Urban spaces have enormous potential for agriculture. According to a recent article in the Toronto Star, “agritecture” or “rooftop agriculture” is an ever-increasingly important part of Toronto’s future.
Steven Peck, president of Green Roofs for Healthy Cities notes that, ?Toronto is a leader in North America for green infrastructure � not only green roofs, but community gardens. This is about putting those two ideas together”. Last month, Toronto was recognized as North America�s second best city for building green roofs, with only Washington D.C. building faster.
So what do these spaces look like? Where can visitors go to see world-class “agritectural” innovation? We’ve put together a list of interesting agricultural spaces in Toronto (and beyond!) where you can see city and farm collide.
Here are a few of our favorite urban farms:
Rye�s HomeGrown (RHG)
Rye�s HomeGrown (RHG) is a project at Ryerson University that aims to build capacity for food security by producing fresh, wholesome food for the Ryerson community and providing interactive educational opportunities in urban agriculture. They have a number of production, learning and demonstration gardens throughout campus where workshops, tours and activities take place. These include a A? acre roof-top market garden that supplies Ryerson Eats campus kitchens and Ryerson�s weekly farmer�s market. Book a tour!
Black Creek Community Farm
BCCF is a seven-acre site located on conservation land in the heart of Jane-Finch community. The farm is a collaborative project with an aim to build community food security by growing fresh healthy food, and to re-imagine the urban food and farming landscape, providing a model for other cities around the world. Book a tour!
Fresh City Farms
Fresh City Farms operate Canada’s largest commercial city farm. At Downsview Park, they organically grow on six acres and in a greenhouse, which includes an aquaponics system. Book a tour, and have one of their farmers walk you through the day-to-day realities of farming organically, including; seedlings, weeding, watering, pest control, and harvesting. Book a tour!
Riverdale Farm, Toronto
Riverdale Farm is located in the heart of the downtown community of Cabbagetown. It’s free to visit, and features an historic working farm, scenic pathways, programs and seasonal events, and a collection of barnyard animals. Visit!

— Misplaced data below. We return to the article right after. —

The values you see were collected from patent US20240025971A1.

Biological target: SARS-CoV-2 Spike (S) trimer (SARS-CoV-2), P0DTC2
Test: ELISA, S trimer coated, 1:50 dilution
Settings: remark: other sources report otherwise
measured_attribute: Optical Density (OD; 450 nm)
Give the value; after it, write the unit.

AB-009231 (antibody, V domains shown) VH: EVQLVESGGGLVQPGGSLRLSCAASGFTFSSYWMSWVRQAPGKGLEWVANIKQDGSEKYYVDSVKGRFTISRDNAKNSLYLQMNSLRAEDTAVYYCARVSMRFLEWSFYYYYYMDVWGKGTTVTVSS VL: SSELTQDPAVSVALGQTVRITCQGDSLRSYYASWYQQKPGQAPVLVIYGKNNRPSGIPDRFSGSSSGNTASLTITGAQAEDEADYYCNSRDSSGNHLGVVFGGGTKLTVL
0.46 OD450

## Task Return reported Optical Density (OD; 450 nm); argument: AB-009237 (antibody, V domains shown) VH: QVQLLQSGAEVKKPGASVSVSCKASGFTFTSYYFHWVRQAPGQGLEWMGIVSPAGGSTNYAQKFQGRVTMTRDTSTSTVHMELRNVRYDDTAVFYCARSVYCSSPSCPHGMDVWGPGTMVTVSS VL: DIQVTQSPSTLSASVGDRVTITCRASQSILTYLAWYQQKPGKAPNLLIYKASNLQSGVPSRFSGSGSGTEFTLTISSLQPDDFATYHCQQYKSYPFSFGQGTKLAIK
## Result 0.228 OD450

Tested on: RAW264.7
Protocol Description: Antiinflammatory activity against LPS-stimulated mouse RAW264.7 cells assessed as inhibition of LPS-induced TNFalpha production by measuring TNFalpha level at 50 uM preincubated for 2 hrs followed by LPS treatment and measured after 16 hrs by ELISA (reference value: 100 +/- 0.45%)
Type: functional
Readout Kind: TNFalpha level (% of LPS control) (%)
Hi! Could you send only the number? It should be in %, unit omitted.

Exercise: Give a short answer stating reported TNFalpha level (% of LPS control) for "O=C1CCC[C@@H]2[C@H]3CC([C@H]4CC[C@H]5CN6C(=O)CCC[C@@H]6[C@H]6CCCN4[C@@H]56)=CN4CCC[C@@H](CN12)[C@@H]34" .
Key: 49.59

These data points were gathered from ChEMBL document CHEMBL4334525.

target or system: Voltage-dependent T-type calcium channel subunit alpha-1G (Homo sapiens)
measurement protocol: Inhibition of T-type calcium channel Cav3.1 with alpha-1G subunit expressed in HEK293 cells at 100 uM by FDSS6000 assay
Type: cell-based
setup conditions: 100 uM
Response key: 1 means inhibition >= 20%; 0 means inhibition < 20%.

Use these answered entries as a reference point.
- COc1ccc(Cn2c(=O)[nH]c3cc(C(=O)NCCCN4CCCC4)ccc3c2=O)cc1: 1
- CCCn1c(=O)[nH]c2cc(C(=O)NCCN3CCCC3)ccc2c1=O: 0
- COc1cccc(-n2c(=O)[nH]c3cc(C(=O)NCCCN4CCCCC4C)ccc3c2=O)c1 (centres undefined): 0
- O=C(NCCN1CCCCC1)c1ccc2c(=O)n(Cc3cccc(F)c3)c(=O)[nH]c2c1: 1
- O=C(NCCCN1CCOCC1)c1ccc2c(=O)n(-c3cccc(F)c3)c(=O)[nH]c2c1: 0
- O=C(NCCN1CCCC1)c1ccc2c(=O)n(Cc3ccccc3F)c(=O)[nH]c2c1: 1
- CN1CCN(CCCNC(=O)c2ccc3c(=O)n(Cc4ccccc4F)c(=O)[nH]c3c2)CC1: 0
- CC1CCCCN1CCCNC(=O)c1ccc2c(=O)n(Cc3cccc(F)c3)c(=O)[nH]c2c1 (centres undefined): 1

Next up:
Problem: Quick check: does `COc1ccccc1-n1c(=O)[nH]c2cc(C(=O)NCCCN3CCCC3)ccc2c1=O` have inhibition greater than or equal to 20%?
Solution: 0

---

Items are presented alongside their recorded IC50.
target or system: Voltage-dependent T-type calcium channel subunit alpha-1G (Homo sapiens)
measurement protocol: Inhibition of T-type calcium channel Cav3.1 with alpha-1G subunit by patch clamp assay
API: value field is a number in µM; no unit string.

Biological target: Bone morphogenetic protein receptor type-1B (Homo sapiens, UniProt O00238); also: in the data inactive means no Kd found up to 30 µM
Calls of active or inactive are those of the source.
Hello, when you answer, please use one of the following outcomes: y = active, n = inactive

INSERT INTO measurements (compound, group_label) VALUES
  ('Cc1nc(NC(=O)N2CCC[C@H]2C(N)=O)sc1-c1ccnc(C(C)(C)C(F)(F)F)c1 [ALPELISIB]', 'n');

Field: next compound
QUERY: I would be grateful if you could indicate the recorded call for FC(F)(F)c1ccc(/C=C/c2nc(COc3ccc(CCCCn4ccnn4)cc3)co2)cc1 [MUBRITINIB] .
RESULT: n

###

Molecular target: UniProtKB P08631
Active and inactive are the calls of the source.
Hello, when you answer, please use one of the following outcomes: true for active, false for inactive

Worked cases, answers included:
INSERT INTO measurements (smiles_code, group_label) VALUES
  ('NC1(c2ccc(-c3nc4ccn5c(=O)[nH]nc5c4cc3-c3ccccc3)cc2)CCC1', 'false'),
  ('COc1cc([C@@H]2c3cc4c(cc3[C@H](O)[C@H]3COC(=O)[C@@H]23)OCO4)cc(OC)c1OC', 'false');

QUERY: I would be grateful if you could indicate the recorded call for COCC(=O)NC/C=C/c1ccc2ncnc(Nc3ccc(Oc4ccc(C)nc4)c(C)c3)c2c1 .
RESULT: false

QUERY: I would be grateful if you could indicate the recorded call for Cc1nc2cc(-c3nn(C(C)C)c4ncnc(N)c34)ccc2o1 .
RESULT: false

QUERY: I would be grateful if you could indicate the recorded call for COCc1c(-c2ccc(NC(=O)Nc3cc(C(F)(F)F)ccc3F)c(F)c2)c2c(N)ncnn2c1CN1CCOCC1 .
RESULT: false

And don’t go forgetting the gardens!
The Royal Botanical Gardens
At 2,700 acres, Royal Botanical Gardens is the largest botanical garden in Canada and one of the largest in the world. Go for a hike through their extensive trails, or wander through one of their five main garden spaces, The Arboretum, Hendrie Park, Laking Garden, RBG Centre and the Rock Garden. Visit!
Evergreen Brickworks Children’s Garden
The Children’s Garden in Chimney Court is a dedicated space for young people to experience nature. Evergreen runs a variety of different programs there (most are free, and drop-in) such as Nature Play, The Burrow (science and the outdoors), and Hands in the Bowl (cooking and food literacy). Visit!
The High Park Children’s Garden
Planted by children, for children! The Children’s Garden is home to a butterfly garden, a ?fedge? (a hedge made from edible plants � a ?food hedge?), a naturalized hillside garden, and a variety of raised vegetable and herb beds shaped to spell out ABC. Visit!
Toronto Botanical Garden
TBG have a Kitchen Garden, which each year celebrates a different culture and cuisine from a particular country or geographical area by carefully planting combinations of vegetables and herbs common to the chosen area. You can also check out the Bee Hotel, a sustainable space for solitary pollinator bees. Visit!
Bonus : Venture Outside Toronto!
Central Experimental Farm, Ottawa
Did you know that Canada is the only country in the world with a working farm IN it’s national capital region? Open to the public throughout the year, the Central Experimental Farm is also home to the Canada Agriculture and Food Museum. Visit!